Denomination: Prutah (Bronze) Date: 103 – 76 BCE
Description: Star and Inverted Anchor
Obverse: Anchor with Greek inscription (Alexander the King).
Reverse: Star of eight rays, Yehonatan the King written in Hebrew between the rays.
The Widow’s Mite was minted in the holy land over 2000 years ago during the reign of King Alexander Jannaeus in the century preceding the birth of Jesus. What makes these coins of great historical and religious importance is that twice in the bible, Jesus is quoted telling the story of the poor widow who gave all that she had which was just two mites.
These coins are an actual part of the historical record - a unique, ancient artifact that was handled and used in the market stalls by villagers, desert traders, holy men and Roman soldiers alike in everyday transactions.
Jesus sat over against the treasury, and beheld how the people cast money into the treasury, and many that were rich cast in much. And there came a certain poor widow, and she threw in two mites, which make a farthing. And he called into him his disciples, and sayeth unto them, "Verify I say onto you, this poor widow hath cast more in than all they which have cast into the treasury; for all that she had, even all her living.” -Mark, 12:41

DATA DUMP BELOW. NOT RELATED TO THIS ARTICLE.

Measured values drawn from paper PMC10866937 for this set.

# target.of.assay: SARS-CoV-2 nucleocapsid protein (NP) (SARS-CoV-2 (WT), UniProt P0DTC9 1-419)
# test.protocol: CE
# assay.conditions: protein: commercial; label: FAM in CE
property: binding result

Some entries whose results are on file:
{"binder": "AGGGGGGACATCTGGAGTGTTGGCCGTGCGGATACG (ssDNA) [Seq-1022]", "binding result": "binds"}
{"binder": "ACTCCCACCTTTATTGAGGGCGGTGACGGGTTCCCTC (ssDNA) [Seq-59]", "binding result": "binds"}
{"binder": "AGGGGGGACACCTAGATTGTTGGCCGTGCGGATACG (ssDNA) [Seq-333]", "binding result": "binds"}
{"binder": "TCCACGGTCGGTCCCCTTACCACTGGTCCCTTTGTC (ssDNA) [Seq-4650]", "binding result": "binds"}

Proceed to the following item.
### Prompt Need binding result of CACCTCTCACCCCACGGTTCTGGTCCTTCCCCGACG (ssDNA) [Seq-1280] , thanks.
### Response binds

“And he looked up, and saw the rich men casting their gifts into the treasury. He saw also a certain poor widow casting in her two mites and he said: of a truth I sat unto you, that this poor widow hath cast in more than they all, for all these have their abundance cast in unto the offerings of God but she of her penury hath cast in all the living that she had."- Luke, 21:1
Although it is common to view in museums, it is a rare opportunity to actually hold an object of this age and importance in your hands. These coins typically circulated for very long periods and most specimens became worn smooth. It is because of the discovery of an ancient hoard that a limited number of coins of this superb level of presentation are available.